Act to affect only boats propelled by steam.

And be it further enacted by the authority aforesaid, That neither this act, nor any clause, manner or thing therein contained, shall be taken, deemed or construed to prohibit or prevent any person or persons from making, using, employing or navigating, within this State, any kind of boats or water craft, heretofore invented, or hereafter to be invented, on any other principles construction or model, which may be urged, impelled, or driven along through the water, by any other power, force, agency or means, except fire or steam.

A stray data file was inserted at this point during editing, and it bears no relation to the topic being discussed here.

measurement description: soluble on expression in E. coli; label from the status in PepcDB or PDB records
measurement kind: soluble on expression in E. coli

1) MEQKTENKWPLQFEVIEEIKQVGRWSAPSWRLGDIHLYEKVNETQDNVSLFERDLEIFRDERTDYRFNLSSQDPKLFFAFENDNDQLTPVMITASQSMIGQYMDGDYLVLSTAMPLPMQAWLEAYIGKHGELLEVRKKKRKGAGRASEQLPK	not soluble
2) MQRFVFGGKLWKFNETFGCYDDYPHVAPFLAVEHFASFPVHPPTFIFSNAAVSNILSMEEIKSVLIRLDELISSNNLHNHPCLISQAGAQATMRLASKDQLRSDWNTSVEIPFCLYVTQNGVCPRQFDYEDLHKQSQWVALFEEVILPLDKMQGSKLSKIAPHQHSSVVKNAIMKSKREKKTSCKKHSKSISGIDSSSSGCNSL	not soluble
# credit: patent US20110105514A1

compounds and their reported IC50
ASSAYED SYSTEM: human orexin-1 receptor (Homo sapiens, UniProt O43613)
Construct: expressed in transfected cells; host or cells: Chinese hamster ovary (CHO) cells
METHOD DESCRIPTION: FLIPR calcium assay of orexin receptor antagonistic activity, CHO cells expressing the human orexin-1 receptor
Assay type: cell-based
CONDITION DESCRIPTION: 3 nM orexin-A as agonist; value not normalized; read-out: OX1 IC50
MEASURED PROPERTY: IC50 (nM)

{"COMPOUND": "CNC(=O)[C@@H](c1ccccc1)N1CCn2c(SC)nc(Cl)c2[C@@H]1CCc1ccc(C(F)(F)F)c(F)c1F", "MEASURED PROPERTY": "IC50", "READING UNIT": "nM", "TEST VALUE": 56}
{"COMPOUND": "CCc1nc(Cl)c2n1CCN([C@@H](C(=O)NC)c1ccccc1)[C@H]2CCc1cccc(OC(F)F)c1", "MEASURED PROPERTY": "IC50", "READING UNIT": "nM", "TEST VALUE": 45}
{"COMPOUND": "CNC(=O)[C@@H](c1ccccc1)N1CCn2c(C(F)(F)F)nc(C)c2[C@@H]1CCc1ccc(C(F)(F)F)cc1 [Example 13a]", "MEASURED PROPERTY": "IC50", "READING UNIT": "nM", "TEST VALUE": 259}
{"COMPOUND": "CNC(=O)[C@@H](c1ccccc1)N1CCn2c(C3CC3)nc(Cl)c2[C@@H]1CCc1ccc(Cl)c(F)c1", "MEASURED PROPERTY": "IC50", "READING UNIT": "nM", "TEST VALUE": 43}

Laws of 1798, Chapter 55

Chapter 55 of the Laws of 1798, passed the 27th of March, 1798, took the monopoly away from John Fitch and gave it to Robert Livinston.

Double page view of Laws of New York 1798 with Chapter 55 highlighted

Transcript of Laws of 1798, Chapter 55

[Laws of 1798] Chap[ter] 55
AN ACT repealing an act entitled “An act for granting and securing to John Fitch the sole right and advantage of making and employing the steam boat by him lately invented,” and for other purposes.
Passed the 27th of March, 1798

Preamble.